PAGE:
Definition: The Italian chemist Amedeo Avogadro created law in the 19th century for describing the relation between the volume of gases and the amount of substance. Thus, the Avogadro's law says that "Equal volumes of all gases, at the same temperature and pressure, have the same number of molecules."

The above statement means that the volume of a gas is directly proportional to the number of moles of gas when the temperature and pressure are held constant.

Formula: The Avogadro's law can be expressed through the next mathematical equation:

V = k . n

Where V is the gas volume, n is the number of gas' moles and k is a constant, which is defined as RT/P, where R is a constant called the constant of the gases (8.314 kg m2 s-2 K-1 mol-1), T is the temperature in Kelvin and P is the pressure. Thus, the Avogadro's expression can be rewritten as the most famous expression for the ideal gas law:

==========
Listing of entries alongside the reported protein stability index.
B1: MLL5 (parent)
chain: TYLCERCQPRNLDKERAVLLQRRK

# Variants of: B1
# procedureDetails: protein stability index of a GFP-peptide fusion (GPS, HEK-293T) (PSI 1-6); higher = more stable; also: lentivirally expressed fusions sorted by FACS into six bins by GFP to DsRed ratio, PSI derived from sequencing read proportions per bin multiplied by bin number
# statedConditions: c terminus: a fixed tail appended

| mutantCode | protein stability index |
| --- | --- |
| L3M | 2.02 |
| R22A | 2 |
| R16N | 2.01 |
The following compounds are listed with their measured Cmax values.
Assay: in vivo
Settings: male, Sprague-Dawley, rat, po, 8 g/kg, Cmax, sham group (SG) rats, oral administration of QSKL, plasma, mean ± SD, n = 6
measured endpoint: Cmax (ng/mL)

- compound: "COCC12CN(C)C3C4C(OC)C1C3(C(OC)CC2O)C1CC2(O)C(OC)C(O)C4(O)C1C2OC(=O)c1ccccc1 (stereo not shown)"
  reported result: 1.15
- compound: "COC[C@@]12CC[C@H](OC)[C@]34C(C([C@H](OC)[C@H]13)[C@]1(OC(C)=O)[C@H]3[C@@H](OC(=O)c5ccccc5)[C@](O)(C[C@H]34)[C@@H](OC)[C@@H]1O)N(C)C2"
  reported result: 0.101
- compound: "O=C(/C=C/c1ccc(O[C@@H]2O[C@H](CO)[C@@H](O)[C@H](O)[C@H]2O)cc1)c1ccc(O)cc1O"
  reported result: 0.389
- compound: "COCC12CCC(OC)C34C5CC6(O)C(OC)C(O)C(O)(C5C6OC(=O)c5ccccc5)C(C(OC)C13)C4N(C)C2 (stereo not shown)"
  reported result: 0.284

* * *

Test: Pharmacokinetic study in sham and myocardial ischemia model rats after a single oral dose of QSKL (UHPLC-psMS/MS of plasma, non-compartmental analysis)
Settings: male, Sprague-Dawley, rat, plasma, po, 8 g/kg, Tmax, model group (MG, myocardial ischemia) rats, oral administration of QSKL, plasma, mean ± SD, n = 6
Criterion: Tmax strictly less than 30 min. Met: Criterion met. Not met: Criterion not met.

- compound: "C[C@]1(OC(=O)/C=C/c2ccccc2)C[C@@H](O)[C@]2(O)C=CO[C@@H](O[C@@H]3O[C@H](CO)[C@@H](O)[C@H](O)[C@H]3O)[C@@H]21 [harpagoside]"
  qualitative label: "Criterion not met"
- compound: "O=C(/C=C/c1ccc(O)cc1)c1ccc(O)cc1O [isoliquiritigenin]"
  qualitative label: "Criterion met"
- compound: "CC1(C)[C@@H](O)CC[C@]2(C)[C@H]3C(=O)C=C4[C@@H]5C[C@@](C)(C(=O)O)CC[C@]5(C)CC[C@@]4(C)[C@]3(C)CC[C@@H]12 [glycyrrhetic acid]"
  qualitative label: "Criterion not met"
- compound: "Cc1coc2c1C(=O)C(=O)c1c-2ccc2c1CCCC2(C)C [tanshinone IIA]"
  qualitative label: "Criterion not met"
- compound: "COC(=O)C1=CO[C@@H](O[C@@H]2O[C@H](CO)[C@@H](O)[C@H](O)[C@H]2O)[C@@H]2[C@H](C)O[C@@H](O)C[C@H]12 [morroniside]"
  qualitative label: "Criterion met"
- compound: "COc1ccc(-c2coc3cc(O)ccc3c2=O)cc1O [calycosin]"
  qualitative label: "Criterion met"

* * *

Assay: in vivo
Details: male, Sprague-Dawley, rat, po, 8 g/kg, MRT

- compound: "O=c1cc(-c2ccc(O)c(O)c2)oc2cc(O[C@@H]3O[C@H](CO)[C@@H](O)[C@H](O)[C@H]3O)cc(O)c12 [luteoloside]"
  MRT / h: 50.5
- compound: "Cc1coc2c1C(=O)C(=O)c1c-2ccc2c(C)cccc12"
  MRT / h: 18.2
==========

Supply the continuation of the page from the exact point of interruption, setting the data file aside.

P V = n RT

Uses: The ideal gas law is extensively use in chemistry for doing basic calculation of the pressure or the quantity of gas present in any vessel or recipient. More importantly, this law has suffered some fits or optimization for correcting the ideal behavior (which is almost impossible to have in real systems) for a more real behavior. The basic equation remains, but some corrections factors are added and the resulting expression is using for chemical and process engineers for doing industrial calculations.

Example: 10 L of Helium gas is in X recipient and we know the Helium number of atoms is 0.965 mol. If the amount of gas is increased to 0.9 mol, what new volume will result at the same temperature and pressure?

P and T are constants, so P1 T1 = P2 T2 and PT = n R / V

n1 R / V1 = n2 R / V2 → V2 = n2 V1 / n1 = 10 L x 0.9 mol / 0.965 mol = 9.33 L

Considerations: The Avogadro's law allow to observe many changes at any gas system because it has many parameters that can be altered. Temperature, pressure, amount of mass and volume are 4 important parameters for studying gases. In general, P and V are inversely proportional, so if P increases, it can be due a decrease of the volume which comprised the gas. Also, temperature and P and V are inversely proportional.